Government & Politics

Landrieu supports bigger jail, says size is “moving target”

By Matt Davis, The Lens staff writer.

Mayor Mitch Landrieu said today the total number of beds in a new jail is still up for debate, despite a firm recommendation for a specific size from a working group run by his chief aide.

Landrieu established the working group in September to examine the impact of various policy changes on the projected number of jail beds. Chief Administrative Officer Andy Kopplin chaired the group and led a “yes” vote on a Nov. 23 resolution to recommend a total number of 1,438 city beds by 2020.

The 1,438-bed number was based on research led by James Austin, a criminal-justice consultant working with the National Institute of Justice.

But Orleans Parish Sheriff Marlin Gusman said Tuesday he needs 1,800 more beds than the 1,438-bed facility recommended by the working group, a total of about 3,200 beds.

Landrieu did not dispute Gusman’s 3,200-bed number at a press conference today, saying only there will need to be more than 1,438 beds.

“At this point in time, everybody is in agreement that we need to build a new facility now, and the size of that facility should be 1,438 beds,” Landrieu said. “The report (from the working group) also said, however, that there is going to be a need for more beds, and how many that is, and what that looks like, and whether that includes education, substance abuse, mental health, is a matter that needs to be discussed over the next couple of months.”

In fact, Austin’s study said the number of state prisoners could be reduced from 950 to 250 by 2020.

The working group will continue to meet for three more months to discuss other policy changes, such as housing fewer state prisoners, although a date has not been set for the group’s next meeting.

Landrieu also hinted this morning that 3,200 total beds might be an appropriate number, comparing it to the total number of jail beds in the city before Hurricane Katrina.

“Before Katrina we had an excess of 7,000 beds, so even 3,200, if it were the number –  and I’m not saying that it is – is half of what it was, in order to put it in appropriate proportion for the city,” Landrieu said.

On Nov. 23, Gusman convinced the group to back down from forcing him to demolish his existing jail facilities once the new 1,438-bed jail is built.

Gusman is already building an $11-million, 400-bed temporary jail, which he says will be demolished when the new facilities open in 2013.

If Gusman had 1,800 more beds, he might be able to house 1,800 more state prisoners because the City Council has no legal authority to control how many state prisoners Gusman houses, beyond its power to grant construction permits.

The only control the council has is in placing conditions on the building permit. Once it’s issued, the sheriff has sole power over his operation.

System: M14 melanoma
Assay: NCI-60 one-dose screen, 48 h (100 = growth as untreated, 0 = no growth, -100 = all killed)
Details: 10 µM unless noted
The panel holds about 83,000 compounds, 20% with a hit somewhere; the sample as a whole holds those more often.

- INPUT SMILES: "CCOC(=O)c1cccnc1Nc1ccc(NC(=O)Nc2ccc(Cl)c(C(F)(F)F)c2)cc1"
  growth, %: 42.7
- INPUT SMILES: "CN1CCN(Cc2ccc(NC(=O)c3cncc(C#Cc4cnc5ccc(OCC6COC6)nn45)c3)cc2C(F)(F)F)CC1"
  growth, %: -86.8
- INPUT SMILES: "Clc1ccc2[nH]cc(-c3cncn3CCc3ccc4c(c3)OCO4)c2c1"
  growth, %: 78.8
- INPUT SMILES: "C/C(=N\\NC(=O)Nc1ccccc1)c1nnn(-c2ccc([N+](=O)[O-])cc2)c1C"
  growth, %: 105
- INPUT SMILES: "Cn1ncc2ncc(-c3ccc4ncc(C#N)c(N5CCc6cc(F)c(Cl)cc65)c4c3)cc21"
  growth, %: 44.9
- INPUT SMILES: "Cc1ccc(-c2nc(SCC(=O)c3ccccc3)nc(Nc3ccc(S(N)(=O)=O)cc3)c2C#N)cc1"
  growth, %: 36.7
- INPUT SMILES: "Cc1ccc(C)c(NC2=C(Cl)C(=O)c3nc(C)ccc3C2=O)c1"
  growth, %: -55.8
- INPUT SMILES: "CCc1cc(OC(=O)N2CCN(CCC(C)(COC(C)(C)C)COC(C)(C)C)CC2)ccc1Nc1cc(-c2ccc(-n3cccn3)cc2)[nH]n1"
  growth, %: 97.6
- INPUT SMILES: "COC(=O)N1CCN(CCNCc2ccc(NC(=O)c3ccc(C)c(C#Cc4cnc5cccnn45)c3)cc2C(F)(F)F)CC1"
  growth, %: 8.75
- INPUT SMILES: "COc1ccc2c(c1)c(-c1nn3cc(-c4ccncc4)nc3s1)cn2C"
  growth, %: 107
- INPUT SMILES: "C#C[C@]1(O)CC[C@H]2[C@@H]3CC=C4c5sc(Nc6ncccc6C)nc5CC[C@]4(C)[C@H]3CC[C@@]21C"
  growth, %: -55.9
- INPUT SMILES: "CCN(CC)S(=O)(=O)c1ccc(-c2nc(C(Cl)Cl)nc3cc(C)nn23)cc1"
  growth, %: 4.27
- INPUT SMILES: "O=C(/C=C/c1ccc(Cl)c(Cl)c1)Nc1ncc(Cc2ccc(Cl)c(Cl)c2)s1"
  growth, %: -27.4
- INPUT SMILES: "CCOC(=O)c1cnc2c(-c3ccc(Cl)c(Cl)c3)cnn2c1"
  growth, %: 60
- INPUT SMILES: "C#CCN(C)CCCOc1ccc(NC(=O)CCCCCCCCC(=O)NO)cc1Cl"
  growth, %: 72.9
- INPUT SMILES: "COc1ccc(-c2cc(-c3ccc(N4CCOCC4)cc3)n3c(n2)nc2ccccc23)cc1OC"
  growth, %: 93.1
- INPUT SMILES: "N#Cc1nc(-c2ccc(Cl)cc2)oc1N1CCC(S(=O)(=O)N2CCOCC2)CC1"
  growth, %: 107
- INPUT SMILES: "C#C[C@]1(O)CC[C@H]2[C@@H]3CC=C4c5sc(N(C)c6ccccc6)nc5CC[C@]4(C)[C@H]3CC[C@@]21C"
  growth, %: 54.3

Gusman told The Lens in September that it’s up to the state how many state prisoners are housed locally, but the state said Gusman can keep as many state prisoners as he has room for.

Gusman has increasingly relied on revenues from the state to fund his operations over the past three years, and his jail holds more state prisoners than any other parish facility in Louisiana. His state revenue has risen by more than 60 percent in three years from $6.9 million in 2009 to $11.1 million predicted in 2011. Meanwhile, the city is actually slated to give Gusman less money in 2011 than it did last year.

Landrieu said the group will need to consider pre-trial investigations, police arrest powers, and the number of state beds in Gusman’s jail before deciding on the total number of beds at the new jail. But he also had strong words for advocates for a smaller jail.

“And of course it’s always a moving target,” Landrieu said. “Sometimes advocates have a tendency to be a little bit zealous, and want to get to a point quicker without thinking about who’s responsible for actually keeping the streets safe.”

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  • menum

    Gusman eats brains.

  • menum, and apparently he eats new young mayors for breakfast.
    Thanks, Matt.

  • When did jails start referring to their incarceration methods as beds versus cells and “behind bars?”
    Is everyone napping over there at OPP in their orange pajamas?

  • menum
  • steve

    Since when does jail keep the streets safe? 40 years of ‘lock’em up’ ‘get tough’ policies has done virtually nothing to reduce crime. Linking jail to safer streets is a myth that’s commonly touted as an obvious truth, with virtually no evidence to support it. Good luck finding real data to support that position Landrieu. In fact, the recent research is actually beginning to show that incarceration (because it tends to be concentrated in a number of neighborhoods) actually further destablizes these high crime neighborhoods due to the continue removal and then reentry of residents, leading to even greater criminogenic conditions. If you build it, they will come.